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Editor’s note: This review may contain spoilers for Telltale’s Game of Thrones Episode One – Iron From Ice and Episode Two: The Lost Lords.

Valar morghulis — High Valyrian for “all men must die” — seemed to be the name of the game in Game of Thrones Episode One – Iron From Ice, as doom and gloom befell the poor, hapless members of House Forrester. Their patriarch, Lord Gregor, murdered at the hands of the traitorous Freys at the Red Wedding; Rodrik the prodigal son cut down outside his barracks; Asher, the second-born, living in exile across the Narrow Sea; the eldest daughter Mira trapped in a game of political cat-and-mouse between Tyrion and Cersei Lannister in King’s Landing; the squire Gared Tuttle exiled to the Wall for avenging the murder of his family by Whitehill soldiers; and Ethan…poor, sweet Ethan. He valiantly stood his ground, trying to salvage the honor of House Forrester by standing up to Lord Whitehill and the mad bastard himself, Ramsay Bolton. One short, sharp shock from a dagger later and Ethan is no more, a spectre now looming over the family. Yet the dead have risen before and they shall again in Episode Two – The Lost Lords.

No, I’m not saying Ethan comes back as a White Walker, although I would respect the brazen nature of that decision. Rather, the game introduces us to two new playable characters who were all but dead to the members of House Forrester. The episode opens by putting us in the shoes of Asher, who is working as a sellsword on the violent streets of a newly freed Yunkai. Alongside his comrade-in-arms, the scarred warrior Beskha, a mercenary who would give Brienne of Tarth a run for her money, Asher must avoid bounty hunters, unscrupulous soldiers, and death lurking around every corner. Especially since he may well be the only hope for his ailing House.


The other playable character is…well, I actually don’t want to spoil it here because it was a pleasant surprise. If it’s already been spoiled elsewhere and I should be talking about it, I apologize; follow up with me on Twitter and we’ll hash it out there. What I will say is this character is the linchpin on which this entire episode hinges. Moreso than the other characters, this one’s decisions will have a lasting, critical impact on the surviving members of House Forrester and the people of Ironrath. And with everyone and their mother scheming to put the once-proud House out of its misery while pillaging its valuable ironwood stores, you will need to be on point as you navigate the frothing whitewater rapids that are this game’s conversations.

Moreso than the previous episode, The Lost Lords puts you in the middle of some visceral combat sequences, particularly while playing as Asher. In The Walking Dead, combat sequences had an element of discomfiting horror to them; they were repulsive but necessary to survival. In Game of Thrones, however, there is a perverse thrill in the brutal bursts of violence. The quick-time event mechanic can so often be a wearying way to force set pieces and moments of trompe l’oeil masquerading as action on the player. However, in The Lost Lords, the combat sequences are well choreographed, well executed, and lend a boncrunching exhilaration to the proceedings.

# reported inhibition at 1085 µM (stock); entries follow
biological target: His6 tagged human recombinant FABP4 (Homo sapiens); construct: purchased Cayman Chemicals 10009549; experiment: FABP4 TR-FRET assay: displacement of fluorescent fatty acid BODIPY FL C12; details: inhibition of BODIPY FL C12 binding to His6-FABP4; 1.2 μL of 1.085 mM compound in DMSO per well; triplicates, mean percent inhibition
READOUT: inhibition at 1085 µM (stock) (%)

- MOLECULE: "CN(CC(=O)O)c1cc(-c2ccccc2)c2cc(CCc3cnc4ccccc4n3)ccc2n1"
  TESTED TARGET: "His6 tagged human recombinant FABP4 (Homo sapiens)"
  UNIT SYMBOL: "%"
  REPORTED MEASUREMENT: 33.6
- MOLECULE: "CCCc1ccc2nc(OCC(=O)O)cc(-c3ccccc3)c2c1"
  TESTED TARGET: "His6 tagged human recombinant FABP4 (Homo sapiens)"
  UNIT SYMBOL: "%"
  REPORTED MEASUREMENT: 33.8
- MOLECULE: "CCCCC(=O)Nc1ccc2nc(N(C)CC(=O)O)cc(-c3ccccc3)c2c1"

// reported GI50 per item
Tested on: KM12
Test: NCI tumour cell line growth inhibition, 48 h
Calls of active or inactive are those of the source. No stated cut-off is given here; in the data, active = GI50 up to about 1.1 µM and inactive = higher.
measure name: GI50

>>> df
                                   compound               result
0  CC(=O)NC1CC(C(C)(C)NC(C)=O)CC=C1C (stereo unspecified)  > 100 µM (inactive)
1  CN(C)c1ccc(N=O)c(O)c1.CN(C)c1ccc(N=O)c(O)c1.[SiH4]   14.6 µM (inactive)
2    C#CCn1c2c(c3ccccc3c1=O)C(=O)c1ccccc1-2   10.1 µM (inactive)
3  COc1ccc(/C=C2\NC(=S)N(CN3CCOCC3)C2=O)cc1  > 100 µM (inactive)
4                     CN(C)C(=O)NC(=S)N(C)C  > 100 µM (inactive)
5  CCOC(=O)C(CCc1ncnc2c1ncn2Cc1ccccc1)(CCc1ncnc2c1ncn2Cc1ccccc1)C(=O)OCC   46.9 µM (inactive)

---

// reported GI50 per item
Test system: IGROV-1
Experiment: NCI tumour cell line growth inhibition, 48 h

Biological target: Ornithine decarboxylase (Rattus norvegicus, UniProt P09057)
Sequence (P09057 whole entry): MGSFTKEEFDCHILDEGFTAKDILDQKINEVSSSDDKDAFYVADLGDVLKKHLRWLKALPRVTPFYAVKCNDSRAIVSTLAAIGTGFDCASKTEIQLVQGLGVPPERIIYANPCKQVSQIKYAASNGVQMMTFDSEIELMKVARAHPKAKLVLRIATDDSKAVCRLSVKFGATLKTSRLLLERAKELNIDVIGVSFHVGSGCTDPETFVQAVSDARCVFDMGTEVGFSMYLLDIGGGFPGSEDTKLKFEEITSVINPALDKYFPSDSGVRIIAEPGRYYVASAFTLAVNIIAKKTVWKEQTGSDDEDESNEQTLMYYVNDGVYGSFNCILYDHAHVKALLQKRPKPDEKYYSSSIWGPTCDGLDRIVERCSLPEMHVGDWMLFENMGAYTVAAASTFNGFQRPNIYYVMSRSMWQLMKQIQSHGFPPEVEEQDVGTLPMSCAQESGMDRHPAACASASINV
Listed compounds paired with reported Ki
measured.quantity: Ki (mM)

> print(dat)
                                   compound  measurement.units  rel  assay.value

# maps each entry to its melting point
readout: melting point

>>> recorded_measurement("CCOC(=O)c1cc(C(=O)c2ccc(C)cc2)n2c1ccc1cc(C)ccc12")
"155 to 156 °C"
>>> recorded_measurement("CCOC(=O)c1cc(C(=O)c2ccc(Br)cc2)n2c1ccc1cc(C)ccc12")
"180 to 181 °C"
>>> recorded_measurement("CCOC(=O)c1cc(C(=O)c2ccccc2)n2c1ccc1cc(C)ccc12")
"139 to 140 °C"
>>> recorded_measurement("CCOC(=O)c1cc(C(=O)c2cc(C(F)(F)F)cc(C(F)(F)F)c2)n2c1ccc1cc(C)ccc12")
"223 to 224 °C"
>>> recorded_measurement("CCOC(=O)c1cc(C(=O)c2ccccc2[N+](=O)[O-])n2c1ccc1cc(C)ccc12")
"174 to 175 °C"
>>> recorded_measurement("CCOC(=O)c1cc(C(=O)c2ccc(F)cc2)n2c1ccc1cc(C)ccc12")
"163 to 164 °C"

Not everything is as consistently satisfying though. If you were expecting a change of pace from the first episode, which was largely setting the table for what’s to come by introducing us to our sprawling new cast of characters across multiple locales, then you may be disappointed. Although The Lost Lords plays out like an episode of the HBO series, taking us from King’s Landing to The Wall to Essos, and switching from character to character after reaching a miniature (or in some cases major) narrative cliffhanger, it still feels a bit plodding in its execution. Looking back at the episode, quite a bit happened — backroom dealings, political posturing, a murder most foul, broken necks, a funeral, and the rekindling of true love, to name a few. Even so, it didn’t feel like as much had happened as in Iron From Ice. It is a minor gripe in an otherwise excellent overall experience, but somehow doesn’t quite feel like it’s in lockstep with Telltale’s previous offerings.


But maybe that’s the point. Telltale’s Game of Thrones series is six episodes, after all, so they are clearly taking their time with letting the story unfold, giving each character a chance to blossom and find themselves in singularly stressful situations. In spite of whatever minor misgivings I had, I still found myself thinking about the game all day long after playing it. I wondered what might have happened if I’d only said this, or only stuck to my guns on that, or what if I hadn’t curbstomped that soldier? These are the kinds of unique questions and quandaries that only a studio like Telltale is able to elicit from its players. Provocative, pulse-pounding, and lovingly crafted, Game of Thrones Episode Two: The Lost Lords may not be sitting atop the Iron Throne, but it will never bend the knee. And that tenacity is something to be admired and replayed again and again.

Rating: 3.5 out of 5

3.5 burritos

What do you think of Game of Thrones Episode Two – The Lost Lords? Let us know in the comments below or tell me on Twitter (@Osteoferocious). And don’t forget, tomorrow’s the last day to enter to rule the seven Kingdoms and WIN a Factory Entertainment screen-accurate prop replica of Joffrey’s crown! More details on Nerdist News.

This game was reviewed on the Xbox One using an advance review code provided by Telltale Games.

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